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  1. ^ .mw-parser-output cite.citation{font-style:inherit}.mw-parser-output .citation q{quotes:"\"""\"""'""'"}.mw-parser-output .id-lock-free a,.mw-parser-output .citation .cs1-lock-free a{background:linear-gradient(transparent,transparent),url("//upload.wikimedia.org/wikipedia/commons/6/65/Lock-green.svg")right 0.1em center/9px no-repeat}.mw-parser-output .id-lock-limited a,.mw-parser-output .id-lock-registration a,.mw-parser-output .citation .cs1-lock-limited a,.mw-parser-output .citation .cs1-lock-registration a{background:linear-gradient(transparent,transparent),url("//upload.wikimedia.org/wikipedia/commons/d/d6/Lock-gray-alt-2.svg")right 0.1em center/9px no-repeat}.mw-parser-output .id-lock-subscription a,.mw-parser-output .citation .cs1-lock-subscription a{background:linear-gradient(transparent,transparent),url("//upload.wikimedia.org/wikipedia/commons/a/aa/Lock-red-alt-2.svg")right 0.1em center/9px no-repeat}.mw-parser-output .cs1-subscription,.mw-parser-output .cs1-registration{color:#555}.mw-parser-output .cs1-subscription span,.mw-parser-output .cs1-registration span{border-bottom:1px dotted;cursor:help}.mw-parser-output .cs1-ws-icon a{background:linear-gradient(transparent,transparent),url("//upload.wikimedia.org/wikipedia/commons/4/4c/Wikisource-logo.svg")right 0.1em center/12px no-repeat}.mw-parser-output code.cs1-code{color:inherit;background:inherit;border:none;padding:inherit}.mw-parser-output .cs1-hidden-error{display:none;font-size:100%}.mw-parser-output .cs1-visible-error{font-size:100%}.mw-parser-output .cs1-maint{display:none;color:#33aa33;margin-left:0.3em}.mw-parser-output .cs1-format{font-size:95%}.mw-parser-output .cs1-kern-left,.mw-parser-output .cs1-kern-wl-left{padding-left:0.2em}.mw-parser-output .cs1-kern-right,.mw-parser-output .cs1-kern-wl-right{padding-right:0.2em}.mw-parser-output .citation .mw-selflink{font-weight:inherit}"Litopenaeus vannamei (Boone, 1931)". Integrated Taxonomic Information System. Retrieved June 8, 2011.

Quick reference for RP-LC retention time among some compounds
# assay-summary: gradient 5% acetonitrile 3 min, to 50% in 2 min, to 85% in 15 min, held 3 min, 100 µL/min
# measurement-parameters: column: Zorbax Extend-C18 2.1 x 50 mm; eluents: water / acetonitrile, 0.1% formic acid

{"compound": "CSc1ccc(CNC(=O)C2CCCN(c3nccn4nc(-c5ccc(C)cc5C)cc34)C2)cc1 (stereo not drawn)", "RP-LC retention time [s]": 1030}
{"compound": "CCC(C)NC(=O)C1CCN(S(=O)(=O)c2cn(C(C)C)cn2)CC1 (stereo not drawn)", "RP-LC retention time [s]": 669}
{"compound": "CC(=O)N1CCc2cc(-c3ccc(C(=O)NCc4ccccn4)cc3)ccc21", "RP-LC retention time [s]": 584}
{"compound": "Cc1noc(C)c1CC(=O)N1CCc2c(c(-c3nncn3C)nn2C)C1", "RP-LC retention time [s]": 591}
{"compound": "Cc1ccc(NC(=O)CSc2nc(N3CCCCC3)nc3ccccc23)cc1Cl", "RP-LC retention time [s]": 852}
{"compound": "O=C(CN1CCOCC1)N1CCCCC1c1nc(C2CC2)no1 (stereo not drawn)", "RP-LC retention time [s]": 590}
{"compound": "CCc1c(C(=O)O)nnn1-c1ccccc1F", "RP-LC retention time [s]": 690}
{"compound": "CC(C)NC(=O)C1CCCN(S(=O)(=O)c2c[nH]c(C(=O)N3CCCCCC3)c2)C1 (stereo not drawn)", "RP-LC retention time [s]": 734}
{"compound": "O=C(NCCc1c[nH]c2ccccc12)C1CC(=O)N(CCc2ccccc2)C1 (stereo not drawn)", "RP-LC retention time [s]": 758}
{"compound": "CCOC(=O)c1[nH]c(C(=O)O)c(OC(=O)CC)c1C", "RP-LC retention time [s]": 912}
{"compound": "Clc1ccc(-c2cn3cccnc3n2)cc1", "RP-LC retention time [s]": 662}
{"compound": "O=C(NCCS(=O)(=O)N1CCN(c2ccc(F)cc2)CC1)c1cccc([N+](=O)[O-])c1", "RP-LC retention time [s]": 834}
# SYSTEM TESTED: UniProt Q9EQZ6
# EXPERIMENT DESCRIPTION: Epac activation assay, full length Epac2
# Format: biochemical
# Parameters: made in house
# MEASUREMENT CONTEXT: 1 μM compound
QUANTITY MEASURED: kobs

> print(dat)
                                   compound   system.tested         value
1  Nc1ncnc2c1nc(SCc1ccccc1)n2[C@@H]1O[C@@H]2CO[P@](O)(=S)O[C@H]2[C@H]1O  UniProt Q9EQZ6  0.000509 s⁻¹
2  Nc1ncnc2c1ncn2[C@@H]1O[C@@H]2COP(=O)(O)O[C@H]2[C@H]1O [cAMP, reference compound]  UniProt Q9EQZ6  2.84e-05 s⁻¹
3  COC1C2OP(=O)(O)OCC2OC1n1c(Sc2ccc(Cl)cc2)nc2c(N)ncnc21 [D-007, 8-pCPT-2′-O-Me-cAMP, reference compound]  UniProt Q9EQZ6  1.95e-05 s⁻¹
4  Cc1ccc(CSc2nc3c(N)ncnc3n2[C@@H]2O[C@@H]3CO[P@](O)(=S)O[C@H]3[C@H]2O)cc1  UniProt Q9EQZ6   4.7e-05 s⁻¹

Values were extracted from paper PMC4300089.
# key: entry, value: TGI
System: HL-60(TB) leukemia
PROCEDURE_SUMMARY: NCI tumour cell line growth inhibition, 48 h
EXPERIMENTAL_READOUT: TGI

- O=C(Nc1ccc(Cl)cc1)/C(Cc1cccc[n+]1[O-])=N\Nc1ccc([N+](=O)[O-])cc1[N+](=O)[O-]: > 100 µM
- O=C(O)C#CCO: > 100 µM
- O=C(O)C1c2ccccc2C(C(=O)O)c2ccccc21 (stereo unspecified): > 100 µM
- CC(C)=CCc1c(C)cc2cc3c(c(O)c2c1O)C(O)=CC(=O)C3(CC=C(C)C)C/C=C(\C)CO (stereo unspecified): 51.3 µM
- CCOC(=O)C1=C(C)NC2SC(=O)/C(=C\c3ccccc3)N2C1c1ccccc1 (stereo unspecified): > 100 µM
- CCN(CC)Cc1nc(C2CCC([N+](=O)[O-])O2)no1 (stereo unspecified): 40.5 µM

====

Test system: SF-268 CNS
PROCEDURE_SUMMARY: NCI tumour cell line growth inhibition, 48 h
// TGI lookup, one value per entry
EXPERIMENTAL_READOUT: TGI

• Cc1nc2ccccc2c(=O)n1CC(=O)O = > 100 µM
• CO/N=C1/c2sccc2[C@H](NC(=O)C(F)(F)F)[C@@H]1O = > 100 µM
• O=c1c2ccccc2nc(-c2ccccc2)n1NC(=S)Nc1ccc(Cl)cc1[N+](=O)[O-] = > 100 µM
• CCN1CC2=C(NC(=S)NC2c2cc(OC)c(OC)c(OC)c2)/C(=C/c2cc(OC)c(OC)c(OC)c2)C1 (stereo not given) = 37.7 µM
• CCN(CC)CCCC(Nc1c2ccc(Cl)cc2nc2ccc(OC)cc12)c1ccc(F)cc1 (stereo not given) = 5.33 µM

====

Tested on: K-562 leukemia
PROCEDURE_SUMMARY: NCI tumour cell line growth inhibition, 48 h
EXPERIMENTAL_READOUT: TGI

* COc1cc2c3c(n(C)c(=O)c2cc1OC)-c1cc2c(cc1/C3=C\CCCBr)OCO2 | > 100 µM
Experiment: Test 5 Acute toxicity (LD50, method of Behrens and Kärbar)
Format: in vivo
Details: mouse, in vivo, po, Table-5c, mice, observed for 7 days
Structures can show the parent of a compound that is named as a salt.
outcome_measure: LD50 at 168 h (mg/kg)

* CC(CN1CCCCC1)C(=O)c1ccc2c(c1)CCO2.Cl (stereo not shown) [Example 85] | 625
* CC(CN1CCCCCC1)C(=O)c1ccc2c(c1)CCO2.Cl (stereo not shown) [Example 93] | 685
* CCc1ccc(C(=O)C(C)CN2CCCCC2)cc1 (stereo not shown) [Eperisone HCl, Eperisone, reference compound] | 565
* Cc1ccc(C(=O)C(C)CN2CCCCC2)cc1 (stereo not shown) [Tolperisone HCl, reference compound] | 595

2. ^ a b c d e "Penaeus vannamei (Boone, 1931)". Species Fact Sheets. Food and Agriculture Organization. Retrieved June 8, 2011.
  3. ^ a b c d e "Penaeus vannamei (Boone, 1931)". Cultured Aquatic Species Information Programme. Food and Agriculture Organization. Retrieved June 8, 2011.
  4. ^ a b Greenpeace International Seafood Red list
  5. ^ "World Review", The State of World Fisheries and Aquaculture 2018, The State of World Fisheries and Aquaculture, UN, 2018-07-23, pp. 1–83, doi:10.18356/eeca78e4-en, ISBN 9789210472340

External links

source: http://en.wikipedia.org/wiki/Whiteleg_shrimp